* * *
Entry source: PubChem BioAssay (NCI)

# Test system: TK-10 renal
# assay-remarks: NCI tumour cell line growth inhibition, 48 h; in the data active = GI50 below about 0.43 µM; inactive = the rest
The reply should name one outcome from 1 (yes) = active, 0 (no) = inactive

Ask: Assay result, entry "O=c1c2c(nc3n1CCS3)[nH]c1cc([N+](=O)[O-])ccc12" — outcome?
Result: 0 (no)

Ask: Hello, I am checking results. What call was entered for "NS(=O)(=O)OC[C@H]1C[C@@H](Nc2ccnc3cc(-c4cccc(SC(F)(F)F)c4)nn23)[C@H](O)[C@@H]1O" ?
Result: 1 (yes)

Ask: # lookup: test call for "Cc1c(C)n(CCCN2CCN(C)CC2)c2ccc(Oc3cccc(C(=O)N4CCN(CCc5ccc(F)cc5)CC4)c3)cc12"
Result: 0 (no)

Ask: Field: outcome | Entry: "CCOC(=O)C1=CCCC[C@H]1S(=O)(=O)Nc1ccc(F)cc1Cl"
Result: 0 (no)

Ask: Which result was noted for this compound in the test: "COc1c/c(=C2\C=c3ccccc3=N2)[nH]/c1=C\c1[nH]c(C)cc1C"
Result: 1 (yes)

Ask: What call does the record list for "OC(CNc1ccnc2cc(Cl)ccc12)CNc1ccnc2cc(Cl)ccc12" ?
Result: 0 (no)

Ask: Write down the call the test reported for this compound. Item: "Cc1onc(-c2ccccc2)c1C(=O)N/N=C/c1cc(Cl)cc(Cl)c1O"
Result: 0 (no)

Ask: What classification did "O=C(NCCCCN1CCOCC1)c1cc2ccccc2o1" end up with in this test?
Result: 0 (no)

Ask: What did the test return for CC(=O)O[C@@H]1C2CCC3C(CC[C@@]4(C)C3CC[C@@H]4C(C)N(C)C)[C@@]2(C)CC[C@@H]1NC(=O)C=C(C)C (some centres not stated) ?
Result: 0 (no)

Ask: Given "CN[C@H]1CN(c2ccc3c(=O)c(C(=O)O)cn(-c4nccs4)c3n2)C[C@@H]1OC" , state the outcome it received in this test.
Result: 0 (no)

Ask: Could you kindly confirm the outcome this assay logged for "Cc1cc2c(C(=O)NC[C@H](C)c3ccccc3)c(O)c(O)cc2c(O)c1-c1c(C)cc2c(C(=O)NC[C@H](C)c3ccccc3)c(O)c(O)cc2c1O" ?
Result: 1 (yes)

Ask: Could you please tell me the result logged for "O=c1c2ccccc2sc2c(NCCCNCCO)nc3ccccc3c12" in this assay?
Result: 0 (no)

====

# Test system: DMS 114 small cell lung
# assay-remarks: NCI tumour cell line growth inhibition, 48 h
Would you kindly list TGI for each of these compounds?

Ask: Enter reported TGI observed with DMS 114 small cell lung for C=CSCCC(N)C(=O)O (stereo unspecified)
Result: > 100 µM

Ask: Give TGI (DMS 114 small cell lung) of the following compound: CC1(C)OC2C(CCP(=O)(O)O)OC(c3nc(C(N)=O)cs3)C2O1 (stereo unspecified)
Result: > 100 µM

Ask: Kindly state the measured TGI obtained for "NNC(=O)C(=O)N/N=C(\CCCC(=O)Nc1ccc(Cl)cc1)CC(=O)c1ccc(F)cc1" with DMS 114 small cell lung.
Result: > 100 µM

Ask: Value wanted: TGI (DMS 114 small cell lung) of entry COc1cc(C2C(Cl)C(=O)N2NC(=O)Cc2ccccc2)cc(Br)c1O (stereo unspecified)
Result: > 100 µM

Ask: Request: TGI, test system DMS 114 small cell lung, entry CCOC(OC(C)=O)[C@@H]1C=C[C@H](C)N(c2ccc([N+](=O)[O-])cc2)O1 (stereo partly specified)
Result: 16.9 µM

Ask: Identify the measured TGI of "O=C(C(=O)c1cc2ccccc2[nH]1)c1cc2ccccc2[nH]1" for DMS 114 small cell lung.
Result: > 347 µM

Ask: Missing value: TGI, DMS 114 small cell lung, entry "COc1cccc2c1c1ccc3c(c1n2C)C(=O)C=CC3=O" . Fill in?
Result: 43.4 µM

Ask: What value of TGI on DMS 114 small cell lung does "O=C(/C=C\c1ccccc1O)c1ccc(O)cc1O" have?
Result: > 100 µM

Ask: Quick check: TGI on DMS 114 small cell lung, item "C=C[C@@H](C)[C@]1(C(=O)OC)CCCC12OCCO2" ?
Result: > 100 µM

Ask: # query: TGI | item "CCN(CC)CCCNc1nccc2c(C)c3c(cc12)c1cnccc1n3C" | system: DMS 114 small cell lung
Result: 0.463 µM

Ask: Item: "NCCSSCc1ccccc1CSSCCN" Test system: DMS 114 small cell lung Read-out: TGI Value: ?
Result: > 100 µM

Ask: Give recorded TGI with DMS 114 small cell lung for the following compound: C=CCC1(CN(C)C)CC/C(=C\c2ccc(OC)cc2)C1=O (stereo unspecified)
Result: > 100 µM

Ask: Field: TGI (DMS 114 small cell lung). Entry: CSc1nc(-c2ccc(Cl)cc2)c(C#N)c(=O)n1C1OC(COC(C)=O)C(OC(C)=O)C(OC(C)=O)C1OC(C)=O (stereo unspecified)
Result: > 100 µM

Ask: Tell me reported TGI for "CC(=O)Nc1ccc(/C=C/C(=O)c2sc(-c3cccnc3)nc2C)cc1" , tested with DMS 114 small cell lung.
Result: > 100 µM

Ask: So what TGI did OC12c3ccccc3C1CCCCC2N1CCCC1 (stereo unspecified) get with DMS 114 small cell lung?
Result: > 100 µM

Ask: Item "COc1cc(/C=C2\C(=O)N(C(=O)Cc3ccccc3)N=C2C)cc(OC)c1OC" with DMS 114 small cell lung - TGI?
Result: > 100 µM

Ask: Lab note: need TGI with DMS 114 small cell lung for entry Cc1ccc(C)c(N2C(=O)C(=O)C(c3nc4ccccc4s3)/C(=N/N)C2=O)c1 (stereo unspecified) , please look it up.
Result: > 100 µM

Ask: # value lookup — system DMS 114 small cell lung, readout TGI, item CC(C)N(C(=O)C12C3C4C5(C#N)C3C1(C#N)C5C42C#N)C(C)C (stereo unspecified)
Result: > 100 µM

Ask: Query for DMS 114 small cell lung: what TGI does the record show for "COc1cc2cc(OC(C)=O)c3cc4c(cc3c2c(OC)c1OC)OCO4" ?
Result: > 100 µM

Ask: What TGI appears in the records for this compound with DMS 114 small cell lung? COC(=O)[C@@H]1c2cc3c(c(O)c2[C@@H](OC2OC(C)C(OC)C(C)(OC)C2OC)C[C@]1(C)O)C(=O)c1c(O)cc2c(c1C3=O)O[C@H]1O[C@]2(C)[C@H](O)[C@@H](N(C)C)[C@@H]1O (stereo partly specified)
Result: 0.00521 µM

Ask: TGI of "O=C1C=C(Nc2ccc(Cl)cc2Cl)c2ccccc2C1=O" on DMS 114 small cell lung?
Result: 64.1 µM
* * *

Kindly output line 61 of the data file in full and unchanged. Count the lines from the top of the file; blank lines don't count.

Ask: So what TGI did OC12c3ccccc3C1CCCCC2N1CCCC1 (stereo unspecified) get with DMS 114 small cell lung?